Monday, December 6, 2010

DAY 63 – Dergaon to Tezpur

Friends,
I woke up late this morning since the journey to Tezpur is short. When I opened the door of the room I was surprised to see a sparklingly clean car where I had parked mine last evening. The chaps in the Officers’ Mess must have felt bad about the dirty car that disfigured their well kept surroundings. Only yesterday Fr Johnny had commented in Kohima that the car looked as if it had not been anywhere near water for quite some time!
The departure from the PTC Dergaon was uncharacteristically late at 8.30 am, after a heavy breakfast. I called up KB Chetry, the SI in charge of the Kohora Outpost, as I was scheduled to pass through Kohora en route to Tezpur. He readily agreed to give me a cup of tea. Upon reaching the Kohora Police Outpost I found that the number of accident damaged vehicles had not come down. A Qualis vehicle, with almost half of it ripped off, occupied the space immediately at the entrance to the Outpost. I was told that a few people lost their lives when the Assam Tourism vehicle rammed into a stationary vehicle. I handed over a cake to Chetry I had got for the policemen of the Outpost from the Popular Bakery in Kohima. While having tea, Chetry gave me a Rhino sculpted in wood to reflect on my visit to Kaziranga. The Hathikuli Tea Estate is located close to the Kohora Police Outpost. I bought a few packets of CTC Premium and Green Teas from the outlet. A call to Mr. Apoorva Barua to confirm the arrangements in Tezpur and he strongly recommended the Manipuri restaurant after Borrapahar, which is patronized by the politicians and bureaucrats of Nagaland, Manipur and Assam. I was a bit skeptical about having a meal at 10.30 am, especially after the heavy breakfast. However, the excellent fish curry ensured that the decision to stop there was the right one. I had two helpings of the fish curry with rice, dal and sabji for Rs. 55.
There are three bridges across the Brahmaputra in Assam presently. The first is the Jogigopa Bridge, near Goalpara, the second is the Saraighat Bridge near Guwahati and the third is the Kaliabhomora Bridge leading to Tezpur. A fourth is under construction in Upper Assam in Bogibheel, spanning the railway Divisions of Tinsukia and Rangia. The Jogigopa and Saraighat Bridges are magnificent structures, especially the double decked Saraighat. In contrast, Kaliabhomora is a three km long ‘Plain Jane’, which is interestingly tolled at Rs.19 – the balance of one rupee was not given.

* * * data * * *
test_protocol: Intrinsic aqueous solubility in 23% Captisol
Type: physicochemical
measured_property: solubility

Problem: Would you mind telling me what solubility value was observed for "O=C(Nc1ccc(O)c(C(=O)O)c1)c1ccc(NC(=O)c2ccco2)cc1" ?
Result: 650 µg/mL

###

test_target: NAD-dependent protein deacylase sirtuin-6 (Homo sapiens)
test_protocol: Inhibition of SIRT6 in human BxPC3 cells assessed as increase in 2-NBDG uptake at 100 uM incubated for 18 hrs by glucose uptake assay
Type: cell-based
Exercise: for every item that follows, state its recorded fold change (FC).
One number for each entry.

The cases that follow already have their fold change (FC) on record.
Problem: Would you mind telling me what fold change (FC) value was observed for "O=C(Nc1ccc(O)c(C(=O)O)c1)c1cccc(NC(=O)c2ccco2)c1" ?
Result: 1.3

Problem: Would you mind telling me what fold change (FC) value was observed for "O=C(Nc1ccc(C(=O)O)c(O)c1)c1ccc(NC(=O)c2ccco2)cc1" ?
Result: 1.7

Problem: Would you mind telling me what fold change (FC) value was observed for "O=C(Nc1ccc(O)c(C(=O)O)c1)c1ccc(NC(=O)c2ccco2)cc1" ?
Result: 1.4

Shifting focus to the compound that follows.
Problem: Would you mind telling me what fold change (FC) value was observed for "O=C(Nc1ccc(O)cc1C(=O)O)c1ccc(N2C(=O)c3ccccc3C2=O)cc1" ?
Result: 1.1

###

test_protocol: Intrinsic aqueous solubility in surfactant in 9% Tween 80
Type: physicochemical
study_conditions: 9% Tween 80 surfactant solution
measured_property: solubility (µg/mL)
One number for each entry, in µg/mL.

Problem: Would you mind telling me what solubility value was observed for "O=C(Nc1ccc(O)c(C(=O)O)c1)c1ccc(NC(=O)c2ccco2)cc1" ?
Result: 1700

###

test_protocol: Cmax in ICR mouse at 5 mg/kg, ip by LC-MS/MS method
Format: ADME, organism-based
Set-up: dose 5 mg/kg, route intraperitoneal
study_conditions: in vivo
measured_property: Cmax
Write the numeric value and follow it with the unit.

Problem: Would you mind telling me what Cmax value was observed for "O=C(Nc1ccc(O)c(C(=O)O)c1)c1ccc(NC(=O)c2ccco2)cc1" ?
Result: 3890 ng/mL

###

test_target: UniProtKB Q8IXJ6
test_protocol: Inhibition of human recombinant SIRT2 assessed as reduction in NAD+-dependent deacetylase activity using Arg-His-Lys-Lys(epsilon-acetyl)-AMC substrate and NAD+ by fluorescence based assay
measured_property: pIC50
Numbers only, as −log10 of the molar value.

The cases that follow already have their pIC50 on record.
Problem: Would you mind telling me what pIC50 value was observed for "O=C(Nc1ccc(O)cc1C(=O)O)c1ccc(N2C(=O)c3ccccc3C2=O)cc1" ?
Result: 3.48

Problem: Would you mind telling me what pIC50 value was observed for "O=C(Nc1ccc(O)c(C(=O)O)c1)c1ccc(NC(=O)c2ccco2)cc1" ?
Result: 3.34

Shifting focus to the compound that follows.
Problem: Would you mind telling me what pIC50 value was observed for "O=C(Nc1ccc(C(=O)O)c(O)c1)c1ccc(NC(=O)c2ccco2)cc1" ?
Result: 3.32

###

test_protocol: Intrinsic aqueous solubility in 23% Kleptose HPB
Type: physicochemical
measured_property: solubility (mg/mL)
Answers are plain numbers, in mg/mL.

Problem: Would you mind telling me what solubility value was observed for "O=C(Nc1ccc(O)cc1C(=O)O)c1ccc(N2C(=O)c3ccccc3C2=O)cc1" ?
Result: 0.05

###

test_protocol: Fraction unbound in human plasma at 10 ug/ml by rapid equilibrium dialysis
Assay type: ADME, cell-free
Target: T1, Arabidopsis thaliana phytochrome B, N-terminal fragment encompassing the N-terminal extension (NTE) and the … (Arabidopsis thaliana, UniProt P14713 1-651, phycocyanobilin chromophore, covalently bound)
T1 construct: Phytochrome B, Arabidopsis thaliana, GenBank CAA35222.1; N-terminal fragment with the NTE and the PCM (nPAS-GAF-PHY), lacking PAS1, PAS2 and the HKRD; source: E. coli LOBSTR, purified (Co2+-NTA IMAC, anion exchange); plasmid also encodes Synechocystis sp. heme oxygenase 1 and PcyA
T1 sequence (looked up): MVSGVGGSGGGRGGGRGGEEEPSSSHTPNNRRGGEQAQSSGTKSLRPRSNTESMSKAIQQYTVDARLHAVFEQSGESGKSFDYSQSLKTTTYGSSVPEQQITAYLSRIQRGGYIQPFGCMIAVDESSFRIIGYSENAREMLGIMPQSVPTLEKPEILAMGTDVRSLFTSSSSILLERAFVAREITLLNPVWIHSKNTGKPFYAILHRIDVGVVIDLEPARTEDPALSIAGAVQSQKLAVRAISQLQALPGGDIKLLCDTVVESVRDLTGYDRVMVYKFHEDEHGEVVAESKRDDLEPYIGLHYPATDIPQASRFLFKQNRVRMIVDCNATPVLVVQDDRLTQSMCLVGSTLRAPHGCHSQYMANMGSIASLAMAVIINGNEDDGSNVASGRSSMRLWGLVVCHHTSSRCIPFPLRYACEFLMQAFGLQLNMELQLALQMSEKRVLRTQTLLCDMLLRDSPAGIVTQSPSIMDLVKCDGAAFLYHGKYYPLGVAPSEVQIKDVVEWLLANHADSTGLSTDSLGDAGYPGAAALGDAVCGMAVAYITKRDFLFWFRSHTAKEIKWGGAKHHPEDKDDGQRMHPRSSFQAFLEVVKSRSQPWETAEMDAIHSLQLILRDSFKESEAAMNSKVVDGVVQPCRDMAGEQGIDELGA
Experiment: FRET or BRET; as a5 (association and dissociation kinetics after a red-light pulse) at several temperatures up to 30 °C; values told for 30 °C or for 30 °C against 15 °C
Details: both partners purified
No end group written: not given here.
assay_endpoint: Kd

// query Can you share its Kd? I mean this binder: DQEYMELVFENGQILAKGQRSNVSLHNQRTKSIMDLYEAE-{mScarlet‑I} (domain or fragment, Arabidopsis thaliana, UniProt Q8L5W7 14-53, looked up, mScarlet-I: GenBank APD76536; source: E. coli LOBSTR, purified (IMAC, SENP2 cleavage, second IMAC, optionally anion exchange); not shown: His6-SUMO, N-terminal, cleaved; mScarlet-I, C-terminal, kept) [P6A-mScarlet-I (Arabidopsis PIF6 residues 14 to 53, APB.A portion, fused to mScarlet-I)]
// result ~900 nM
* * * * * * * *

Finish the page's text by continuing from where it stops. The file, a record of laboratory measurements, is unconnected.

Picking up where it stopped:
After checking into the KRC Palace Hotel, I was accompanied by Ranjit Kakati, the Tezpur Town in-charge (SI), to do a bit of local sightseeing. Tezpur is advertised as the ‘City of Eternal Beauty’; it must have been, sometime in the past. The city is located on the banks of the Brahmaputra and has some ‘Phukuris’ and well maintained gardens. The Ganeshgarh Temple overlooks the River and is said to have been the place of worship of Banasura, the demon king.  The Bamuni Hill and the Dah Parbatia are ruins of temples, which seem to have been ‘disturbed’ by earthquakes or some such phenomena. The legend of Banasura dominates Tezpur. The overprotective father Banasura confined his beautiful daughter, Usha, to a house of fire, the Agnigarh.  This did not deter Aniruddh, the nephew of Krishna, to magically find his way into the Agnigarh and secretly marry Usha. The enraged Banasura tried to feed Aniruddh to his pet snakes. Krishna intervened with his army and the ensuing bloody carnage gave Tezpur (or Sonitpur) its name – the City of Blood.

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